Looking for a way to engage your students in fun and educational activities for Esperanza Rising? In this blog, we have compiled a list of 5 activities for teaching Esperanza Rising, along with 5 lesson ideas. These activities will not only intrigue your students but also enrich their understanding of this remarkable story.
From creating a character profile to exploring the themes of resilience and gratitude from varying perspectives, these activities will foster creativity, critical thinking, and empathy in young readers. So, grab a copy of Esperanza Rising and get ready for a memorable and educational adventure!
Esperanza Rising, by Pam Munoz Ryan, is a classic upper-elementary to middle school-aged novel. I have taught this beloved book for going on ten years now. It’s a favorite among boys and girls, and from 4th graders to 7th graders.
Esperanza Rising Summary
Centered around a thirteen-year-old named Esperanza who lives in Mexico with her wealthy family, the reader is taken on a journey of loss and transformation.
We discover early on that Esperanza’s father is killed at the hands of bandits a day before her thirteenth birthday. This tragic event leaves behind her and her mother, and the vineyard, El Rancho De Las Rosas. Esperanza’s step-uncles quickly swoop in to take care of the affairs of the ranch. One uncle, in particular, blackmails Esperanza’s mother into marriage.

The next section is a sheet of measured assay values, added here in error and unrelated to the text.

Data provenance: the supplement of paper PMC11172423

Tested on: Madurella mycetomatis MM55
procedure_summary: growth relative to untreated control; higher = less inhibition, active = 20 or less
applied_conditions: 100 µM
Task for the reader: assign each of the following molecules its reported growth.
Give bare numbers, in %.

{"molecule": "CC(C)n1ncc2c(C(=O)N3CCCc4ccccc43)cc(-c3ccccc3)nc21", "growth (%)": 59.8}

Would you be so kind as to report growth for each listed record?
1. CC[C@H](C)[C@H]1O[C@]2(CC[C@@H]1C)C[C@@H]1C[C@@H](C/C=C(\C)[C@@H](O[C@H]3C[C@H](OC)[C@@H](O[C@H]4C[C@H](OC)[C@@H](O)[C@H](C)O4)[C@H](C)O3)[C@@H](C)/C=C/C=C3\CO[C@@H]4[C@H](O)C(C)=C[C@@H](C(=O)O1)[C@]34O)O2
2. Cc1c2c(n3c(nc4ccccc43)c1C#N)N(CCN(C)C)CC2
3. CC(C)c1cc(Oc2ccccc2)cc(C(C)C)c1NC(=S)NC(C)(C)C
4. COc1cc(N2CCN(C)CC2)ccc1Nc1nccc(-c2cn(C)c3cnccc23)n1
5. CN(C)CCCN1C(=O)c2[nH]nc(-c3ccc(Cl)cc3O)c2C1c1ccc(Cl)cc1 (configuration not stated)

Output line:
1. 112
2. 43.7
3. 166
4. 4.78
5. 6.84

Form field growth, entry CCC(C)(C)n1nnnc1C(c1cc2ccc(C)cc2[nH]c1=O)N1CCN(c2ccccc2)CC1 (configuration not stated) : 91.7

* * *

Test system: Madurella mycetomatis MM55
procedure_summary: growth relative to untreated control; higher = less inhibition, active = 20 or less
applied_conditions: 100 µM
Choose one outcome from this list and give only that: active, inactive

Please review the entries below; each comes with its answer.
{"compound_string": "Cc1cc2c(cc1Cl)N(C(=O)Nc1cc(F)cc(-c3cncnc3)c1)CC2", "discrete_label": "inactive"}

Instead of accepting the proposal, Ramona and Esperanza flee to California with their ex-servants, during the time of the Great Depression and Dust Bowl era. Esperanza quickly realizes she has not only lost her father but her security and identity as she’s now a poor migrant worker living in a shack.
Tremendous Growth, Maturity, and Transformation
This story is one of Esperanza showing tremendous growth, maturity, and transformation as she endured one valley after another.
Esperanza Rising is a novel that pulls readers in as there is one tragedy after another, but Pam Munoz Ryan offers glimpses of hope throughout to stir the reader on. Because of the many deep layers this historical fictional novel yields, it is a wonderful book to teach.
Not only does Esperanza Rising captivate readers with its compelling narrative, but it also provides a wealth of opportunities for interactive and educational activities. Grab our Esperanza Rising Activities: 14 Research Projects for projects specifically about the history behind the novel, along with other hands-on activities. This unit will also promote critical thinking, creativity, and empathy.
Activities for Teaching Esperanza Rising
1. Explore Symbolism
Pam Munoz Ryan has named each chapter of Esperanza Rising after a season of harvest or a type of food that appears within the story. Not only does the food appear literally in the story, but it comes with deeper meanings in each chapter.